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Reading To Your Baby.


Start reading to your child from the moment he or she is born. It is never too early to encourage your child to develop a love of reading.

  • Read to your child every day. Make it an expected and enjoyable part of your child's daily routine.
  • Make reading fun! If you enjoy reading, they will enjoy it too. They will learn to associate reading with pleasure.
  • Choose books that your child can relate to; books that encompass their life experience.
  • Create a personal connection between your child and a book.
  • Create books with your child - about them, about their family, school, life etc. It's a great way to encourage a love of books.
  • Make sure your child sees you reading, whether its books, the paper, the cereal packet. If they see that you enjoy reading, they will want to read too.
  • Don't choose books that are too long or complicated for your child's age and experience. If they are exhausted and confused by the experience, they will not want to continue.
  • Take your child to a regular story-telling session at your local library. These are often followed by art and craft activities and your child will associate reading with fun and pleasure.
  • Praise all your child's attempts at reading, even when they are young and are only 'reading' from memory or are making lots of mistakes. Any effort made should be praised and rewarded.
  • Buy them books as gifts or surprise rewards for good behaviour.
  • Make reading aloud part of your child's routine. Children love regular routines - they help them to feel secure. Reading to your child is a great way to end his or her day and the perfect way for you to settle them before bedtime.
  • Choose books that your child can be involved with - books with repetition, rhyme, predictable stories or books with word patterns in them. Studies have shown that this type of book, shared with a child, will significantly improve the way a child learns words.
  • Choose age-appropriate books with subject matter that interests your child.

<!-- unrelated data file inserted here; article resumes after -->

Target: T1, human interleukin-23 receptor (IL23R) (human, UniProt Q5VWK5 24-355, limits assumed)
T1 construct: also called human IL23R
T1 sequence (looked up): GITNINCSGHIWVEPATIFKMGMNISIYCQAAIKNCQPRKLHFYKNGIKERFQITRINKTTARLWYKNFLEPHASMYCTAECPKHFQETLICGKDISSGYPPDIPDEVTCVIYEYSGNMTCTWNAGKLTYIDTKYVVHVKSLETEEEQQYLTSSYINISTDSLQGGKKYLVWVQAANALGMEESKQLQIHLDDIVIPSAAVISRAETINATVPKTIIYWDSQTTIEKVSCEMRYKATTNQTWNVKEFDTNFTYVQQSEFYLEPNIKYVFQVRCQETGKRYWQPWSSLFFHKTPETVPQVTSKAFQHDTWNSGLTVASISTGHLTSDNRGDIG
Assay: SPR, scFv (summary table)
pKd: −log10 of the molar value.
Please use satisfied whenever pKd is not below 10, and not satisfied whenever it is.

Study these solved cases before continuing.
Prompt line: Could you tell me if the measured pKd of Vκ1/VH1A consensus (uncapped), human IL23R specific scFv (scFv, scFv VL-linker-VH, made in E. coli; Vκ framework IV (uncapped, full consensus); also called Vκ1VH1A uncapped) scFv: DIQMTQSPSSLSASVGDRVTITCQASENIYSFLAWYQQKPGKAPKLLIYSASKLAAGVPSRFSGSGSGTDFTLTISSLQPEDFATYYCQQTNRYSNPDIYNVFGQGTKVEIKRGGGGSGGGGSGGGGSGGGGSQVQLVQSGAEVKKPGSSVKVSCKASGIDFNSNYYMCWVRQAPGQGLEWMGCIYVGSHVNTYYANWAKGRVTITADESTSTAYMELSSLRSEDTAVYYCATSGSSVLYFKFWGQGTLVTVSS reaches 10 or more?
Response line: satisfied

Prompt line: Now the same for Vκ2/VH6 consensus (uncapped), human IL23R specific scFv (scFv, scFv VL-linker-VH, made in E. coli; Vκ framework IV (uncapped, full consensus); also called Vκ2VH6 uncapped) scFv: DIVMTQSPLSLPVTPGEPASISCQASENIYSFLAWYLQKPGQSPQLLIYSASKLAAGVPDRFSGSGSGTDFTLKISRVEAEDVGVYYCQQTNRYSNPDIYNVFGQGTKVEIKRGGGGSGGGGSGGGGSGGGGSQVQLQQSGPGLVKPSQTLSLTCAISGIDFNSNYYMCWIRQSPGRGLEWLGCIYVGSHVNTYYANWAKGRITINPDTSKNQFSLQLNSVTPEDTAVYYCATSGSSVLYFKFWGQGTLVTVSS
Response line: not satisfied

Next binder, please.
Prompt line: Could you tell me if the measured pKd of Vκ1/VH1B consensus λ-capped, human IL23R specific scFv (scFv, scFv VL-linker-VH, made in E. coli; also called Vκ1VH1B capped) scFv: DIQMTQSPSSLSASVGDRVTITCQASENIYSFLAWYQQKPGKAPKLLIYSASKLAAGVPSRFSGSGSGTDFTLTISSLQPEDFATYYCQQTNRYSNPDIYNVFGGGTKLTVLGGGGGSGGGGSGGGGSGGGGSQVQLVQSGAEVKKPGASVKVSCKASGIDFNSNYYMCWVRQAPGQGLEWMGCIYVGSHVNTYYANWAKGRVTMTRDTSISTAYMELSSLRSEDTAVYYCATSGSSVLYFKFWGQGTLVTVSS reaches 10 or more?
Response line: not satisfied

• Use the hard, thick back books for young babies. They'll come out ok even when they spend more time in your baby's mouth than in their hands.
  • Don't try to teach your child when you're reading with them. Make reading fun. Let your child interrupt, ask questions and tell you the story if they know it.
  • Be expressive when you read. If you're excited about reading and books, then your child will be too.
  • Even when your child can read, keep reading to them.
  • Put their books on a low shelf or in storage tubs that they can easily reach and access.

Supportive Reading Techniques

A child who enjoys reading is more likely to pay attention and attention is essential for learning to take place. Here are a few 'Supportive Reading' techniques that parents can adopt to encourage reading enjoyment.

  • Let your child turn the pages at their own pace. If they want to flick forward ahead of the story then that's okay.
  • Words are not that interesting to very young children who don't necessarily understand them. You can make the reading experience more interesting by referring to the pictures and making links with your child's everyday life. Don't be afraid to divert from the story. Young children love it when connections are made to things in their own life.
  • Interaction and embellishment of stories is one of the most supportive things a parent can share with their child when reading. It helps make books fun.
  • Rather than correcting pronunciation, support your child's understanding. Their technique will improve with familiarity to words and sounds.


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